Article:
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Thursday, January 20, 2011

III: Technology

The funeral, as much as I remember of it, was held quietly, in ‘The Castle’, which was the by-name of Grandma Stella’s home. It was a big affair – the Castle, not the funeral – I think her husband, the family architect, had it built deliberately labyrinthine so that Maggie and I could spend a traditional amount of time exploring and finding wardrobes, kitchen cupboards, and closets, none of which lead us into Narnia. A minor setback. Once we discovered the replicated tower we were sure we would find a dragon or a Rapunzel stashed away up there, but there was only a bunch of boxes with old clothes and all the assorted genres of dust and cobwebs. Needless to say I spent the best twelve years of my life in that house, and I don't care how cliché that sounds.

There is one other thing about the Castle and, perhaps more importantly about Grandma Stella that is highly relevant to this narrative. She, through some feat of fate, is one of the world’s leading computer programmers, and the height of her accomplishments now ‘runs’ the house. Life is ironic, like I said, and very few people actually understand that when I say my Grandma Stella is, unlike many others of her generation, ‘computer literate’ I mean it with a passion. So now the house is run, managed, and monitored by an artificial intelligence named Prince Vlad Dracule, perhaps better known as Vlad the Impaler, or Count Dracula if you prefer; one of the disadvantages of having a computer literate grandmother with a gothic horror streak and a Masters in Eastern European History


I nudged the and rolled back, my wheelchair making clicking sounds over the tiles.

“Thanks for the heads up.”


Thursday, January 13, 2011

II: Stained

When the traffic lights flashed from red to green, I doubt my father expected my mother to start screaming and shouting. Screaming and shouting was more of a trait my older sister, Magdalene, sported, but she, like my ten-year-old self was securely plugged into her music. So the incoming motorcycle was really quite a shock, and quite the novelty; neither of us had ever had a motorcycle in the car with us before. I realise now that the man must have hit the front of the car with a terrible speed, hurled himself and his bike through the windscreen and landed, with the motor still running, somewhere between Maggie and myself. Somehow, during his displacement, he had managed to sever his head from his torso, but I was young then, very young, and I took such things in stride far more easily than I would now.

The only thing I really noticed was that the motorcycle was orange. His head lay in my lap. My pretty green dress had an icky brown stain on it. It worried me, because when I showed my parents, neither of them moved, or even breathed for that matter. It might have had something to do with the fact that the motorcycle had displaced their intestines and splattered them all over the seats, but I was ten years old and that sort of thinking didn’t enter my consciousness. So by the time that the friendly police doctor people came to check on me, I wondered if I'd done something wrong. I asked the policeman, all he did was put me in a police car. I figured maybe they'd been eaten by someone. The concepts of 'car accident' and 'death' didn't feature until later when the novelty of living in Grandma Stella's big house wore off.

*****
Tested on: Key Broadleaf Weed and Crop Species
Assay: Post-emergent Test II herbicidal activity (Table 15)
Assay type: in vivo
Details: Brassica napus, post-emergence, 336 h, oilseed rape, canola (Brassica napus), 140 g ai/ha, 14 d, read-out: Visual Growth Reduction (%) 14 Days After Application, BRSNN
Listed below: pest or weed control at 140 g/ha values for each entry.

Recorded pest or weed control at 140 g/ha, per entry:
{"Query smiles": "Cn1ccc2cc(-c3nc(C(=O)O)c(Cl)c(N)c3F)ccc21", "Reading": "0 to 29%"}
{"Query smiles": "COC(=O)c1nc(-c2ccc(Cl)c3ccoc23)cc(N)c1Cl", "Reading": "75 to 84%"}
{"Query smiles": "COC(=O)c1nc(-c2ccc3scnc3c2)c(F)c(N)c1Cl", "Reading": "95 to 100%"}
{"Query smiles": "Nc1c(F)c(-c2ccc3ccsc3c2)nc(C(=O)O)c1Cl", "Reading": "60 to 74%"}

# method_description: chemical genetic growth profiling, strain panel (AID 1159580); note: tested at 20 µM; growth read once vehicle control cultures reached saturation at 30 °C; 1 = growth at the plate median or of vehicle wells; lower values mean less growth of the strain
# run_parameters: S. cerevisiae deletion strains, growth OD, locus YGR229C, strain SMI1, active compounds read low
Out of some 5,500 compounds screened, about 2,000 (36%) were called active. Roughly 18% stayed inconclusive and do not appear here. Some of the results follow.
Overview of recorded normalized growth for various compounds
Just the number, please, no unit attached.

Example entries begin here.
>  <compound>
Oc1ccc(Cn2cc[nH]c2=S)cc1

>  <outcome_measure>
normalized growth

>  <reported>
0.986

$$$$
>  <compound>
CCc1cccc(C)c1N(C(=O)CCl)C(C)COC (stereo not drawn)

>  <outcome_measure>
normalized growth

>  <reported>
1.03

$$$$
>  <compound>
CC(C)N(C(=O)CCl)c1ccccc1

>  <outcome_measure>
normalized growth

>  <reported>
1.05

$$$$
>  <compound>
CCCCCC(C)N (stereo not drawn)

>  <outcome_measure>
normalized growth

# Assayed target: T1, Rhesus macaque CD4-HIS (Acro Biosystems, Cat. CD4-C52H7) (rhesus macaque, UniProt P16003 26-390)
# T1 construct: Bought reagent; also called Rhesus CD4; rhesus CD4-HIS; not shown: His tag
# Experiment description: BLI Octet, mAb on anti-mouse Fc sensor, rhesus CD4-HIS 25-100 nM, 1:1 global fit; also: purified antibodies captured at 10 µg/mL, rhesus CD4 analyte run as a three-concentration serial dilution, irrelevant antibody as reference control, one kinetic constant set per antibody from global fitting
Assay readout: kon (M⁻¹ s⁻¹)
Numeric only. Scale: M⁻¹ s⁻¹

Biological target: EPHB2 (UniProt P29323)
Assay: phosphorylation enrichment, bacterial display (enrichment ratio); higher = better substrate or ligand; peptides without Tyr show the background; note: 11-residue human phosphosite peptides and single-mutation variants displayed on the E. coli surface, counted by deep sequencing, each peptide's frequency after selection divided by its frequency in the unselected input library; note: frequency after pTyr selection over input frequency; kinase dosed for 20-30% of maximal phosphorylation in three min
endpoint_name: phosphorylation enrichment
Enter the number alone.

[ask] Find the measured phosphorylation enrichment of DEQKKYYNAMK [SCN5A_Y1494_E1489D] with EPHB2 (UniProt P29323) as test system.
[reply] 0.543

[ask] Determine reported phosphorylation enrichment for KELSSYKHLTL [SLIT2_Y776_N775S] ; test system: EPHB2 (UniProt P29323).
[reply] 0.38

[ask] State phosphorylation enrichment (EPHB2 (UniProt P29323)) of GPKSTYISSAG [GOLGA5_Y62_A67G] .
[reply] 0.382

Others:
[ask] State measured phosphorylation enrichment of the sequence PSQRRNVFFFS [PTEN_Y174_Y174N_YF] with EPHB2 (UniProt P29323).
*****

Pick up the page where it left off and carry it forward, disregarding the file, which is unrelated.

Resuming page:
Thursday, January 6, 2011

I - Remnant

Most of us are alone in the womb, waiting with whatever mindset to be allowed our first breath. I was not meant to be alone, I shared that space with a sister, whose intimate embrace sustained me. I ate her. Drained her dry, so that when she followed me out into the world I was fat and she was a dry husk. My mother said that was alright. I believed her, but then, what little girl doesn't believe their mother at the splendid age of six and a half? They even gave me the name meant for her as my middle name, so I guess I really did eat her.

I wish I could remember what she tasted like, at least then she'd have some memory completely of her own making. Vanilla maybe? With a name like 'Xanthe' it would probably have been an exotic ice cream. Either way she must've been scrumptious because when she followed me into the world there was almost nothing left. So while I was bawling my lungs full of intoxicating oxygen she was being wrapped up and sent wherever they sent empty ice cream boxes twenty-two years ago. Did they recycle back then? Either way she's gone because I was hungry when I was little, so hungry I gobbled up her identity. I'm living for two, make way! Life is never free, no matter what the signs say on your way out. Take it from me: murder, cannibalism, and vampirism are just the tip of the existentialist iceberg.

This narrative should start, I imagine, on that traditionally fateful day. Every life has one and mine was that day, twelve years ago. You may demand a dramatic drumroll, though it would probably be drowned out by the shrieking of brakes and the shattering of glass.